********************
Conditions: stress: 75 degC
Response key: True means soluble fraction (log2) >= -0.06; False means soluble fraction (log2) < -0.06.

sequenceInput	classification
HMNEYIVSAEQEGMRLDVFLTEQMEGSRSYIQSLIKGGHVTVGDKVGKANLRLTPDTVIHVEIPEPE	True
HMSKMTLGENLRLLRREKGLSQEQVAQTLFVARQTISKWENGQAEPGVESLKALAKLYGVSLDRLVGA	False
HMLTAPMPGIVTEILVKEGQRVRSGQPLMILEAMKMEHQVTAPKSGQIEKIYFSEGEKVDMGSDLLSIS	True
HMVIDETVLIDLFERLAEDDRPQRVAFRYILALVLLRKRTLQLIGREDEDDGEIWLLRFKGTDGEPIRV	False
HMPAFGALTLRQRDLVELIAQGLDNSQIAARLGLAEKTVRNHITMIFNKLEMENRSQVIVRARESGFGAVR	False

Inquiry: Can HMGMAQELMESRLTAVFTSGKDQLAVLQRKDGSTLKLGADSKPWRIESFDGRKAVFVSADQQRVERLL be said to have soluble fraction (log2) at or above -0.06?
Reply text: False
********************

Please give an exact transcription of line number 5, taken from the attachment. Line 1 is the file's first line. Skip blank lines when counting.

HMSKMTLGENLRLLRREKGLSQEQVAQTLFVARQTISKWENGQAEPGVESLKALAKLYGVSLDRLVGA	False